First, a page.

The company claims that only three of its customers had been contacted by the third parties who stole customer information, and that none of them has suffered financial loss.
This is in light of the 100,000 customer details which the company has admitted were compromised.
"To date three customers have been in contact as they have received unsolicited and possibly repeat telemarketing calls, potentially as a result of this," said the firm in a statement.
"It is important to point out that none has involved any financial loss and we have no evidence that any customers have had their credit card details used illegally.
"We take allegations of this nature extremely seriously and are already taking appropriate legal action against the third parties we believe may be responsible for this unauthorised use of our customer data."
But some customers are angry about what they see as Bulldog leaving them in the dark over the break in.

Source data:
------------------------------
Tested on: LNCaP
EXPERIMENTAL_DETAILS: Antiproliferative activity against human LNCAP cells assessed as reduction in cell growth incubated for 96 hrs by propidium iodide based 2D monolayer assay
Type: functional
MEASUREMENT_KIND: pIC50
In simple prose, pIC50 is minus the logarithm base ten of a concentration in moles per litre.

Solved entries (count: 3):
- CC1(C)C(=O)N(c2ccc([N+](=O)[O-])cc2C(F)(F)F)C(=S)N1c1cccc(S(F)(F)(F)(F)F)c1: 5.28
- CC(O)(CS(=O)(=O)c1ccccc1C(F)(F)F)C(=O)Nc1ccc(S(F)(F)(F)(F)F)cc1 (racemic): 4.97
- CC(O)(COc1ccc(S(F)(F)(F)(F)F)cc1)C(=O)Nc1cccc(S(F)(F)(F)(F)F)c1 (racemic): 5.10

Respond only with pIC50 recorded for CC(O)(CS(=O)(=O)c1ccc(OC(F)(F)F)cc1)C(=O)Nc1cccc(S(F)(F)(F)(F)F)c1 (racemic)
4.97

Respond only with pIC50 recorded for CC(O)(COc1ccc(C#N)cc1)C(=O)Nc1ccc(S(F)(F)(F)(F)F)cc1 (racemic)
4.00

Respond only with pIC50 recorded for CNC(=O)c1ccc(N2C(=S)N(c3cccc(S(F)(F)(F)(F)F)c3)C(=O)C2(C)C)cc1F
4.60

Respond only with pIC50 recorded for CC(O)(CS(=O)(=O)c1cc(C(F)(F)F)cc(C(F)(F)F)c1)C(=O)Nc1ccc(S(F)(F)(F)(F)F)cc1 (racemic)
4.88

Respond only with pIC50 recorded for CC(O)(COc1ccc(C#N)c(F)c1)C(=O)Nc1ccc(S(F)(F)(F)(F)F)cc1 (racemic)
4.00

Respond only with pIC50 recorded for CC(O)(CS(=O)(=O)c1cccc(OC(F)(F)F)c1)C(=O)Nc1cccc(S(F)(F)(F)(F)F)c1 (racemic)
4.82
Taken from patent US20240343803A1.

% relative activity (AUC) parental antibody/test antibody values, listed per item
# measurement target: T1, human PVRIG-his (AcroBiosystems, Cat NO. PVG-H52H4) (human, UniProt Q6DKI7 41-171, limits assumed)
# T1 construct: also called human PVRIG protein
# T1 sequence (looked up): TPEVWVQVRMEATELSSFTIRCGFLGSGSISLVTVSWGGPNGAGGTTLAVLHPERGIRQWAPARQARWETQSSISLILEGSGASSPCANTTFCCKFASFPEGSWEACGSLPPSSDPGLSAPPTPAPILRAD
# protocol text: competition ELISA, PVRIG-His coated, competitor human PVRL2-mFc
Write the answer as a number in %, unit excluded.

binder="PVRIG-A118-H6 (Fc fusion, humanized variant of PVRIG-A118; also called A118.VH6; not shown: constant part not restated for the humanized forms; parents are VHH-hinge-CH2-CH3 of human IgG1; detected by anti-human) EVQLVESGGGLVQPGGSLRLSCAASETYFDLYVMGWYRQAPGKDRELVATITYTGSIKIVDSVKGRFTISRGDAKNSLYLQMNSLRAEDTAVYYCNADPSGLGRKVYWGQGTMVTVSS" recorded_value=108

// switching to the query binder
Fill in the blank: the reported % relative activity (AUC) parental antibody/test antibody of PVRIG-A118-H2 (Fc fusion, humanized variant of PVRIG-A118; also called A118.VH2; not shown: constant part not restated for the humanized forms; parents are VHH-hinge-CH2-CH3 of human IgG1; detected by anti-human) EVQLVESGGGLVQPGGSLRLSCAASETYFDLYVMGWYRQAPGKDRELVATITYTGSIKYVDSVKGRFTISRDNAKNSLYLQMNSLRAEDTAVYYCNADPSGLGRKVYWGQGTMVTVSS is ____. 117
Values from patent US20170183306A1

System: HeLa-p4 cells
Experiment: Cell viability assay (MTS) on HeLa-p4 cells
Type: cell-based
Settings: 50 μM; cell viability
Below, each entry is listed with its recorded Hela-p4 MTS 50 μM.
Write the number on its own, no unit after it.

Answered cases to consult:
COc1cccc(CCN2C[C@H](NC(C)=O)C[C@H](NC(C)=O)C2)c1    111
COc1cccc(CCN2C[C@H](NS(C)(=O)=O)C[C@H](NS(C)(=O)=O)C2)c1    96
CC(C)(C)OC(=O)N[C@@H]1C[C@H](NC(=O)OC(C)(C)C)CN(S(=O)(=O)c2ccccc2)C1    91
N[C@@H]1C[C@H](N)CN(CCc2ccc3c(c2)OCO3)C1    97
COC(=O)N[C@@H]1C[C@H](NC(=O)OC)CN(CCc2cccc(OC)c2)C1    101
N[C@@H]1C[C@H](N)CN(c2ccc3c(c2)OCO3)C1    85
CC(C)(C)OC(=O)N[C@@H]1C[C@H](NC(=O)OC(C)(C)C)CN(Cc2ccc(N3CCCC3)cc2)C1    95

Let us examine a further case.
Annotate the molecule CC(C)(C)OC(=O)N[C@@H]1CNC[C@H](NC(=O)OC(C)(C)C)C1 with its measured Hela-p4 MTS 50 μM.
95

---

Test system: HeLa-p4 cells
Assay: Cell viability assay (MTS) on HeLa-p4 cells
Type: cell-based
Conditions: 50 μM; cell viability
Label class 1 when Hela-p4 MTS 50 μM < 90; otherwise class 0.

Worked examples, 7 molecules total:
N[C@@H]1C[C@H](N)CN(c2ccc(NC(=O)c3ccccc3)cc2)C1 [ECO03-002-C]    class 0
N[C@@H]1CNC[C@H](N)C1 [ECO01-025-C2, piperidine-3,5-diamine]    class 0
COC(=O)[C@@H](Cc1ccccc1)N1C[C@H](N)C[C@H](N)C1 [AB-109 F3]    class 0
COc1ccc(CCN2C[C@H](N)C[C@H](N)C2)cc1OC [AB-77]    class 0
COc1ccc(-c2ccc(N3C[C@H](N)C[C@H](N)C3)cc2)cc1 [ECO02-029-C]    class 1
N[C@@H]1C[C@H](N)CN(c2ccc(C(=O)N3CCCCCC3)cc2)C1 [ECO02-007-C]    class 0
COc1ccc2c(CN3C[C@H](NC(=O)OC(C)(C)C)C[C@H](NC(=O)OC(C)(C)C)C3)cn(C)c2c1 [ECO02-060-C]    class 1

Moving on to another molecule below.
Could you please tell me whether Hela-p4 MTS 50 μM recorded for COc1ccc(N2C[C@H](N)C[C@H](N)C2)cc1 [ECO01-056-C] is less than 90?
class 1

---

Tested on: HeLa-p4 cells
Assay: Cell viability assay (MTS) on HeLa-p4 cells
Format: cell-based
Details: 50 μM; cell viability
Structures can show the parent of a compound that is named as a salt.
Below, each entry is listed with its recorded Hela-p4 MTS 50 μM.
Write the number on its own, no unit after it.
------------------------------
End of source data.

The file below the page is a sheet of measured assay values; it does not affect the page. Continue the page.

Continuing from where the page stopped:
There was no mention of it on the website until today and no alerts have been sent out with bills either asking customers if they have been affected or warning them to check their finances for evidence of malfeasance.
"The first I heard of this was when it appeared in the press," said one customer. "You'd think they would at least let you know that something was up. I'll be watching my bank statements like a hawk until this is sorted out."
To date there has been no statement as to how the details were taken, but a computer break in, or an insider stealing the information, are the two most likely explanations.
Apple, Samsung, Google and others rush to go ever-higher upmarket is putting off potential customers
Laser tech can charge mobile phones from across a room
AMD's Zen chip roll-out continues with the focus on high-power embedded applications
And becomes the team's executive chairman to boot